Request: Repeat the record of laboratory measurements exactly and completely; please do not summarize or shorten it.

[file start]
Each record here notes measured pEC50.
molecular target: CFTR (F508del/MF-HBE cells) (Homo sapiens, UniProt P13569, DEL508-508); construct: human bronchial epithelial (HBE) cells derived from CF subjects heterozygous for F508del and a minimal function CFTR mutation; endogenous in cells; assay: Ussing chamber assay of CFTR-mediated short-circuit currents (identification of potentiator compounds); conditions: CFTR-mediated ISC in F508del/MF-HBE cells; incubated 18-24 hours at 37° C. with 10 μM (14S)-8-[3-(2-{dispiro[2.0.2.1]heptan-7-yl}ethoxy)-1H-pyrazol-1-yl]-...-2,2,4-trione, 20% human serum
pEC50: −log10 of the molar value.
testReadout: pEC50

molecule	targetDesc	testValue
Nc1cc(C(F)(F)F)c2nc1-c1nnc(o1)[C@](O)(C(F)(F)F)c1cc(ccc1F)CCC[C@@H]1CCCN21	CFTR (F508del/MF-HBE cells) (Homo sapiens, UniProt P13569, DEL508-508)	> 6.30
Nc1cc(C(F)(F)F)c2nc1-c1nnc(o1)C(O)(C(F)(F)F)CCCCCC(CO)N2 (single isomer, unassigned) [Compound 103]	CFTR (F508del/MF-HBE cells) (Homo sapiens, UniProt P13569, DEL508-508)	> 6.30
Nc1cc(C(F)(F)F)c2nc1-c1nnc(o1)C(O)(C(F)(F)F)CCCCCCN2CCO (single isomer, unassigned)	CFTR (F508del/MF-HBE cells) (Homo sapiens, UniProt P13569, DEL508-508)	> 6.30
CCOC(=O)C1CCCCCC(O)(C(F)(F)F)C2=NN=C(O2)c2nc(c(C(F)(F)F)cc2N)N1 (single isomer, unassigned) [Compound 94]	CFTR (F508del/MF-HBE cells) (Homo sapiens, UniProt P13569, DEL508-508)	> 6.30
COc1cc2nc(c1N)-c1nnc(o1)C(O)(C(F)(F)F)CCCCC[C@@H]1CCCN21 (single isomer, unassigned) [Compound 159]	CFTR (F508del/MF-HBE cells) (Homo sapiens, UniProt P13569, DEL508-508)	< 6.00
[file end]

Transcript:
Each record here notes measured pEC50.
molecular target: CFTR (F508del/MF-HBE cells) (Homo sapiens, UniProt P13569, DEL508-508); construct: human bronchial epithelial (HBE) cells derived from CF subjects heterozygous for F508del and a minimal function CFTR mutation; endogenous in cells; assay: Ussing chamber assay of CFTR-mediated short-circuit currents (identification of potentiator compounds); conditions: CFTR-mediated ISC in F508del/MF-HBE cells; incubated 18-24 hours at 37° C. with 10 μM (14S)-8-[3-(2-{dispiro[2.0.2.1]heptan-7-yl}ethoxy)-1H-pyrazol-1-yl]-...-2,2,4-trione, 20% human serum
pEC50: −log10 of the molar value.
testReadout: pEC50

molecule	targetDesc	testValue
Nc1cc(C(F)(F)F)c2nc1-c1nnc(o1)[C@](O)(C(F)(F)F)c1cc(ccc1F)CCC[C@@H]1CCCN21	CFTR (F508del/MF-HBE cells) (Homo sapiens, UniProt P13569, DEL508-508)	> 6.30
Nc1cc(C(F)(F)F)c2nc1-c1nnc(o1)C(O)(C(F)(F)F)CCCCCC(CO)N2 (single isomer, unassigned) [Compound 103]	CFTR (F508del/MF-HBE cells) (Homo sapiens, UniProt P13569, DEL508-508)	> 6.30
Nc1cc(C(F)(F)F)c2nc1-c1nnc(o1)C(O)(C(F)(F)F)CCCCCCN2CCO (single isomer, unassigned)	CFTR (F508del/MF-HBE cells) (Homo sapiens, UniProt P13569, DEL508-508)	> 6.30
CCOC(=O)C1CCCCCC(O)(C(F)(F)F)C2=NN=C(O2)c2nc(c(C(F)(F)F)cc2N)N1 (single isomer, unassigned) [Compound 94]	CFTR (F508del/MF-HBE cells) (Homo sapiens, UniProt P13569, DEL508-508)	> 6.30
COc1cc2nc(c1N)-c1nnc(o1)C(O)(C(F)(F)F)CCCCC[C@@H]1CCCN21 (single isomer, unassigned) [Compound 159]	CFTR (F508del/MF-HBE cells) (Homo sapiens, UniProt P13569, DEL508-508)	< 6.00